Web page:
We have a new Subcommittee Chairman, John Shimkus, who was selected to chair the panel’s Environment Subcommittee for another six-year term, and who oversees EPA and the RFS program. On the Senate side, you also have John Barrasso. Both are very strong in the fuels area and energy policy, and both have signaled that they want to take a fresh look at the RFS and see what needs to be done.
FMN: That brings up the current RFS point of obligation discussion for renewable identification numbers (RINs). Currently that is the producer, who is typically a refiner or importer, but there is a push by the refining sector to move that down to the rack.
Anderson: EPA had drafted comments to deny the petition by a small group of merchants who wanted to initiate a rulemaking to move the point of obligation down to the position holder. NACS opposes that effort, along with many other fuel retailer and marketing groups, the American Petroleum Institute (API), the Renewable Fuels Association (RFA) and Growth Energy. We all signed a letter, which has never happened in my over 20-year career. We have different viewpoints regarding the RFS program as a whole, but we all agree that moving the point of obligation would further complicate an already complicated process.
Incoming EPA Administrator Pruitt did not directly address this issue, but there is a strong voice in the administration, Carl Icahn, who wants to move the point of obligation. He’s a close advisor to the President and we just have to see how it plays out. That’s a strong concern to us.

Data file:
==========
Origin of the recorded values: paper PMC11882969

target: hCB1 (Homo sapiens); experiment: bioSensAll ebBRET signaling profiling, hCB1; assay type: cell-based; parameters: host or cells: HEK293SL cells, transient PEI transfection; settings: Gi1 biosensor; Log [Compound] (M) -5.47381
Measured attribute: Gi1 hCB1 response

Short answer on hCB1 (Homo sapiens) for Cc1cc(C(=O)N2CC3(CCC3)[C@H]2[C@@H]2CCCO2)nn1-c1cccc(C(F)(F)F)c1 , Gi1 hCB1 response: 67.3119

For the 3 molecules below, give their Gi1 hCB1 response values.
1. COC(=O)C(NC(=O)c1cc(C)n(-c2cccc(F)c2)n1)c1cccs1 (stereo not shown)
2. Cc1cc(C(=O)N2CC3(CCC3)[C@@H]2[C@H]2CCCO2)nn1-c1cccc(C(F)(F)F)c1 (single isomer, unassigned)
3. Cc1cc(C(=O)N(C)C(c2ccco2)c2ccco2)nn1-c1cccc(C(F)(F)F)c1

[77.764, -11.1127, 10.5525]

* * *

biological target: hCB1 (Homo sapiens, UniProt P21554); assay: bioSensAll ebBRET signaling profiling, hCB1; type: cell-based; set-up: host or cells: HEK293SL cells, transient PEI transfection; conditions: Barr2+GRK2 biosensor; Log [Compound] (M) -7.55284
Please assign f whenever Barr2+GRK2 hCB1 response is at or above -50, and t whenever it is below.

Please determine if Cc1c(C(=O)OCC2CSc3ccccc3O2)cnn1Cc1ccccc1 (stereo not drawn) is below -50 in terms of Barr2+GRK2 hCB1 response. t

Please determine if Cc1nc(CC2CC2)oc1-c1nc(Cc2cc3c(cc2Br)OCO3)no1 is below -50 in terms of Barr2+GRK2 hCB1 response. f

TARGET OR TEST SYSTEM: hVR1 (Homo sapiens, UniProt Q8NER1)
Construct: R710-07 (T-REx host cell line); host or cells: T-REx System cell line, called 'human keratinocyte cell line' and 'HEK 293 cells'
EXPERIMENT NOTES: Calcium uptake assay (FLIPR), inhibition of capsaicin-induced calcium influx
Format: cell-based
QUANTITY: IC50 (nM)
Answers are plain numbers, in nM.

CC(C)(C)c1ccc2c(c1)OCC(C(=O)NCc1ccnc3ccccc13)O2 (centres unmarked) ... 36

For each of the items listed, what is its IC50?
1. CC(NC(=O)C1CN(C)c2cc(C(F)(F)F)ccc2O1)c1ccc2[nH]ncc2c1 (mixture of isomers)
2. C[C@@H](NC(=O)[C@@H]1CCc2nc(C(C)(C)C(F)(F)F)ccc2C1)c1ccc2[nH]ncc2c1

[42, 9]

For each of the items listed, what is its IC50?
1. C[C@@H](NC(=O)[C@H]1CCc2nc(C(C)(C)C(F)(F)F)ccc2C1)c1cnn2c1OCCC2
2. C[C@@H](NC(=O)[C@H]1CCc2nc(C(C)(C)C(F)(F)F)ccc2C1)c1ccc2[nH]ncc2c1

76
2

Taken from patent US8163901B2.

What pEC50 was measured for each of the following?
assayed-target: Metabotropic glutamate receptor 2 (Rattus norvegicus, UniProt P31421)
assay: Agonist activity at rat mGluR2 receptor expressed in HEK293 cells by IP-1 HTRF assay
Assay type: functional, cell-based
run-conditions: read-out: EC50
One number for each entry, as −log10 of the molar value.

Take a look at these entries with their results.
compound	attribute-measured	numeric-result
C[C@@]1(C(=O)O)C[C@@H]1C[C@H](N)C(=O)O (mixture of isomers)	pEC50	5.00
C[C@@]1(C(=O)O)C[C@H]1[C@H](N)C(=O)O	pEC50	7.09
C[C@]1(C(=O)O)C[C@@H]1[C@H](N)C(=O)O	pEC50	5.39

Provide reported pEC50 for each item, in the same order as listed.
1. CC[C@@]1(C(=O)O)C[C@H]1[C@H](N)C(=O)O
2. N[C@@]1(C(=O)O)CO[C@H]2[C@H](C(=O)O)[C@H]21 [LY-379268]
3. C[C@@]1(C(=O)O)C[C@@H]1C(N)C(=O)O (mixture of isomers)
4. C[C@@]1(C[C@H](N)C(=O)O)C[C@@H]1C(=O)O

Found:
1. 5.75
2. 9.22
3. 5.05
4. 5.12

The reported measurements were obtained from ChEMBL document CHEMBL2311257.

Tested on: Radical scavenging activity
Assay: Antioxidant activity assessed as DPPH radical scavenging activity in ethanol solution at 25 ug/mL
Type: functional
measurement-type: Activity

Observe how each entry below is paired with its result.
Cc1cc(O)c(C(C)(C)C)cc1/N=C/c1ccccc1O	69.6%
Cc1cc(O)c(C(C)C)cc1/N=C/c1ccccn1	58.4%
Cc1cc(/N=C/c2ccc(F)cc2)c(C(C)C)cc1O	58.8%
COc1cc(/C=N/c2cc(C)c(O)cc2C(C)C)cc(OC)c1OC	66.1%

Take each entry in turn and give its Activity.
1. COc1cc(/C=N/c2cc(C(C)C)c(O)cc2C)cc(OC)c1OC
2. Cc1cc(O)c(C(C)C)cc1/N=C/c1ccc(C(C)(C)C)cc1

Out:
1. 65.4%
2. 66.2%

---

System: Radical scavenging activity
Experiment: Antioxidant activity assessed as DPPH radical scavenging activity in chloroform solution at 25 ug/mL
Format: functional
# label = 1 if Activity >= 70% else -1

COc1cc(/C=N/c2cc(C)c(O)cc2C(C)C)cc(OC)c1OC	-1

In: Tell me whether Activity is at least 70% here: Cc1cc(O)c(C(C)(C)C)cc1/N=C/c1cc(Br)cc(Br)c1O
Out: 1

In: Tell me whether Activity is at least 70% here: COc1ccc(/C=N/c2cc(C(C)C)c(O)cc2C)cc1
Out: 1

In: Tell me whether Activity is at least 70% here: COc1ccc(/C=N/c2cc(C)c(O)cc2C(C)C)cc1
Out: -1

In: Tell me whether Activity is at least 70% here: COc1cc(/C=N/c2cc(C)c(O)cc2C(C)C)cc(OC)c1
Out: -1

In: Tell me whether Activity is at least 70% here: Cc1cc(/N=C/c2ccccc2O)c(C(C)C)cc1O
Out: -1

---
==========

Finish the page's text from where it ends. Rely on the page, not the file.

FMN: Getting more into the store, what’s the status of menu nutrition labeling? That represents a fairly onerous requirement for retail foodservice operators. NACS has been promoting legislation—the Common Sense Nutrition Disclosure Act—that maintains but modifies the Food and Drug Administration’s (FDA’s) menu-labeling regulations so businesses may provide nutritional information to customers in a more practical format, while also removing the possibility of criminal penalties.
Anderson: Menu labeling was a part of the original Obamacare, and they’re trying to fix that program. We’re hoping to get another delay so we can finally get our legislation passed this year. We passed it in the House last year, but unfortunately we just couldn’t get it done over in the Senate before Congress closed. Now we have to start all over again with this Congress. We have that bill reintroduced and we’re trying to move it sooner rather than later.
On the compliance side, we’ve got a May 1 deadline looming over us, and we need FDA to grant us an extension so we can get the legislation passed and fixed, once and for all. We think that’s one issue this administration would be friendly and open to doing.
FMN: The Trump administration is also proposing a significant infrastructure bill. Aside from issues like promoting diesel demand, is there anything playing out at the retail level?
Anderson: The infrastructure bill comes down to money—how you pay for it. We want great roads, but we have some concerns if folks want to try and toll existing federal highways. There’s a gas tax in place to pay for that. Our folks have built their convenience stores and gas stations based on the on-ramps and off-ramps of these highways. Our fear is, if we try to put private tolling in place on existing infrastructure, it would hurt the ability for consumers to get on and off those ramps. That would be problematic for us. We’re about convenience, and that would certainly complicate matters.